America is the largest polluter in the world, and no one really comes in a close second. We produce more greenhouse gases--the carbon dioxide from burning fossil fuels that produce the "greenhouse effect" of global warming--than any other country. Our 4 percent of the world's population produces 25 percent of all carbon dioxide emissions. We produce as much as the rest of the industrial world combined, several times more per person than Britain or Japan. And the United States will continue to be, on current trends, the largest contributor to the problem for many years to come.
To their credit, the United Nations and most countries in the world have made attempts to deal with this looming catastrophe. The major effort of this kind was the Kyoto Protocol, which was a modest constraint, asking for nations to reduce, by 2012, greenhouse emissions to slightly below 1990 levels. The treaty was finalized in 1997 and by the end of 2005 had been signed and ratified by 157 countries, including all of the European Community, Russia, Canada, and Japan. That is every country in the G-8, the largest industrial countries, except one: the United States of America. Why?
Given how widely supported the issue is among Americans--clear majorities support the Kyoto treaty and more stringent limits on carbon emissions--the absence of action by President Bush (and the weak leadership shown by President Clinton) is puzzling. But strong economic forces are arrayed against action, and since 9/11 the public has been distracted by the threat of terrorism, a problem that is minuscule compared with climate change.
Excerpted from 100 Ways America Is Screwing Up the World by John Tirman Copyright © 2006 by John Tirman. Excerpted by permission.
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Meet the Author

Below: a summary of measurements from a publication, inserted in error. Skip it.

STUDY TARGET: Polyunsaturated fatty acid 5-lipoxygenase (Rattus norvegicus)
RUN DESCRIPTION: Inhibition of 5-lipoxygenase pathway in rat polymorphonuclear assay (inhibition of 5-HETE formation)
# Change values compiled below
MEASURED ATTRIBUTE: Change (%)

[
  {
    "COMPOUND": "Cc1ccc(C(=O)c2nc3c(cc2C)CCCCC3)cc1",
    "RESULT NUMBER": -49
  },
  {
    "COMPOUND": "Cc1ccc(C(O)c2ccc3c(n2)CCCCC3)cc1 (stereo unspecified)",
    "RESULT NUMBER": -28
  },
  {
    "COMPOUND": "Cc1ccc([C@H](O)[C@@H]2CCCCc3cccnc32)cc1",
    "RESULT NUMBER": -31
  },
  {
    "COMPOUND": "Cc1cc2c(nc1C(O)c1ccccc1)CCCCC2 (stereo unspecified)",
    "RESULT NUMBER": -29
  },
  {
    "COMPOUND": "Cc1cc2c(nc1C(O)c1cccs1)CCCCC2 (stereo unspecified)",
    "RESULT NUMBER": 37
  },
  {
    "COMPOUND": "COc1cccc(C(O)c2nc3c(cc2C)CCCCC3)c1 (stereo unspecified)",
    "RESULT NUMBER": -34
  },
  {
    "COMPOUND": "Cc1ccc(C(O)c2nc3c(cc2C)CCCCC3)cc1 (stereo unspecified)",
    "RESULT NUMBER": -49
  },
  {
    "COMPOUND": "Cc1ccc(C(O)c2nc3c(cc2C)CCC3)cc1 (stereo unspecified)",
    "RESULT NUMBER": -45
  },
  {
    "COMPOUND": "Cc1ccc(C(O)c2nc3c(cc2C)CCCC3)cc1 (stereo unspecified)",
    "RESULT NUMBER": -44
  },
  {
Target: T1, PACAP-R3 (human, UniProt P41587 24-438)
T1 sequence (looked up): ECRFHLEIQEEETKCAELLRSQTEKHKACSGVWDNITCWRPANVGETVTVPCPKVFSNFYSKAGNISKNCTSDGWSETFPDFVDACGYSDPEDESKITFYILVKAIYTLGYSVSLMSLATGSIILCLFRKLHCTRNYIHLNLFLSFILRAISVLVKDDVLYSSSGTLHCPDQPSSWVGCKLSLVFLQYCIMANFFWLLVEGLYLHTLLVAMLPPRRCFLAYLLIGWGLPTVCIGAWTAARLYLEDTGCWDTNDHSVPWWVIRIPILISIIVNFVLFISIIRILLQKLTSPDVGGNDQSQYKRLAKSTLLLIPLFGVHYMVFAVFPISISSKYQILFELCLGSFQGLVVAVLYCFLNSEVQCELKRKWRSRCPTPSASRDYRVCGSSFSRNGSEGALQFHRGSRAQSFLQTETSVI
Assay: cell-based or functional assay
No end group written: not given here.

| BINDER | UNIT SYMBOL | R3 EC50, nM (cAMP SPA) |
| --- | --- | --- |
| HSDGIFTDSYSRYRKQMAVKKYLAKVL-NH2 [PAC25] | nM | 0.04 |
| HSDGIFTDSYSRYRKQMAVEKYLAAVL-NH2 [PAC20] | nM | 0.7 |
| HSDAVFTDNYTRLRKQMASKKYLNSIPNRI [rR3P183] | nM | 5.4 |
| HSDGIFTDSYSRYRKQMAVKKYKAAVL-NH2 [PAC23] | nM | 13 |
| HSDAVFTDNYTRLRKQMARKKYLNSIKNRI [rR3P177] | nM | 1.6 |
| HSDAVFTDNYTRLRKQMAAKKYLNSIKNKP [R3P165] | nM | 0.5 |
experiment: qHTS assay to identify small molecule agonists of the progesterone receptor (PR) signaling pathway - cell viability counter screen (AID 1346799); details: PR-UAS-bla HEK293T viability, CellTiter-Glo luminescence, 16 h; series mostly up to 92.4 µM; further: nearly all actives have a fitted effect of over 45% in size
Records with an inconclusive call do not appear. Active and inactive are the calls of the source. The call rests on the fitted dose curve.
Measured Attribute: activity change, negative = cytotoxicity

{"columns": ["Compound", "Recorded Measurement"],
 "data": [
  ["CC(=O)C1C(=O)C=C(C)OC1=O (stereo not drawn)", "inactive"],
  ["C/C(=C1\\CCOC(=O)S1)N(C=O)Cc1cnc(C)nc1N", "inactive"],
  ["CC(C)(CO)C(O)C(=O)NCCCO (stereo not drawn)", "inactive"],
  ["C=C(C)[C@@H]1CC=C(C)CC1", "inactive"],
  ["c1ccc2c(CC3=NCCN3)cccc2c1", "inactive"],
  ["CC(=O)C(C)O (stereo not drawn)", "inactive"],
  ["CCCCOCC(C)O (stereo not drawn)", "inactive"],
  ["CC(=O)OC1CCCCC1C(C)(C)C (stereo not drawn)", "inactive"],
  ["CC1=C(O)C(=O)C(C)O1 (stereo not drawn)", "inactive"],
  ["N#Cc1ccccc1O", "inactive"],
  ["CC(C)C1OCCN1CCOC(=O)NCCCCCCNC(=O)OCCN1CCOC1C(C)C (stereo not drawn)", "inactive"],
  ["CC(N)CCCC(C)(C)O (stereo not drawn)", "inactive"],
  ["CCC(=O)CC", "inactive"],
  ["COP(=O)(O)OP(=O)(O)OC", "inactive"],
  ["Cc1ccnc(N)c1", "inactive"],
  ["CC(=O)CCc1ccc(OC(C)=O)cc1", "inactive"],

John Tirman is executive director of MIT's Center for International Studies. He is the author, or coauthor and editor, of nine books on international affairs. His work has appeared in the New York Times, the Washington Post, The Nation, the Wall Street Journal, and the International Herald Tribune. He lives in Cambridge, Massachusetts.
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The author is an MIT professor and knows American culture, politics and brings forth many important current issues that need addressing. Americans seem to be overly accepting of everything the government does, and that is the underlying problem that is the reason people of the world are beginning to blame Americans for what their government does. It is time to stop the wheel and see ourselves as others do, as violent and morally debased. Our culture needs a revolution of thought if anything. Thank you Professor Tirman for the truth. We care about 'our' dead but could care less about others. We are intolerant while claiming to be the very opposite. Our actions speak volumes.
I read this book for my American Government class and despite the fact I was reluctant at first I'm actually quite glad i read it. The book really opens a person's eyes to the fact that almost everything we do here in America effects other countries. We in America have ruined the lives of so many in countless ways without even realizing what we are doing. It is a good book which really makes you think about some of the things in America that we encounter daily.
This book was well written and eye opening. It didn't take a Democrat or Republican side, it criticized both for mistakes they have made. This book was easy to read and I would recommend this book to anyone who wants to find out more about our government and ways we have screwed up so we can learn from them and improve ourselves.